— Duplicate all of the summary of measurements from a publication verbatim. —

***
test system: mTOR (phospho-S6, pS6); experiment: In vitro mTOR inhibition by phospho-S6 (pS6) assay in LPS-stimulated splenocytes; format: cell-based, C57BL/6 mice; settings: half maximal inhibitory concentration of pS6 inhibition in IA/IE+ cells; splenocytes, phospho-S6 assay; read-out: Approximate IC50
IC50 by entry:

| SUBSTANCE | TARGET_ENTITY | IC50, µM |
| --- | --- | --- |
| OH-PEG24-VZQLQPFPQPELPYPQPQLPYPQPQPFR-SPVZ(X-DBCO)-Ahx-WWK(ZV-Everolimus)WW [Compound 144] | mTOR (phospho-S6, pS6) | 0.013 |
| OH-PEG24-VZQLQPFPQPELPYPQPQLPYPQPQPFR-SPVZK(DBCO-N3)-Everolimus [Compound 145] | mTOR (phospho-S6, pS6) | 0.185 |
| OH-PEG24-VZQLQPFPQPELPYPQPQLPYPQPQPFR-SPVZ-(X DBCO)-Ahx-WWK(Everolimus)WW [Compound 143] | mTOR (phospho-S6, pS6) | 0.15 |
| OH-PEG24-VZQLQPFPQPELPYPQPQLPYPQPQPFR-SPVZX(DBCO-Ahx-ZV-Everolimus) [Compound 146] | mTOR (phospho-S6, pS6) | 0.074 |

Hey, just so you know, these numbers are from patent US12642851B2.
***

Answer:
test system: mTOR (phospho-S6, pS6); experiment: In vitro mTOR inhibition by phospho-S6 (pS6) assay in LPS-stimulated splenocytes; format: cell-based, C57BL/6 mice; settings: half maximal inhibitory concentration of pS6 inhibition in IA/IE+ cells; splenocytes, phospho-S6 assay; read-out: Approximate IC50
IC50 by entry:

| SUBSTANCE | TARGET_ENTITY | IC50, µM |
| --- | --- | --- |
| OH-PEG24-VZQLQPFPQPELPYPQPQLPYPQPQPFR-SPVZ(X-DBCO)-Ahx-WWK(ZV-Everolimus)WW [Compound 144] | mTOR (phospho-S6, pS6) | 0.013 |
| OH-PEG24-VZQLQPFPQPELPYPQPQLPYPQPQPFR-SPVZK(DBCO-N3)-Everolimus [Compound 145] | mTOR (phospho-S6, pS6) | 0.185 |
| OH-PEG24-VZQLQPFPQPELPYPQPQLPYPQPQPFR-SPVZ-(X DBCO)-Ahx-WWK(Everolimus)WW [Compound 143] | mTOR (phospho-S6, pS6) | 0.15 |
| OH-PEG24-VZQLQPFPQPELPYPQPQLPYPQPQPFR-SPVZX(DBCO-Ahx-ZV-Everolimus) [Compound 146] | mTOR (phospho-S6, pS6) | 0.074 |

Hey, just so you know, these numbers are from patent US12642851B2.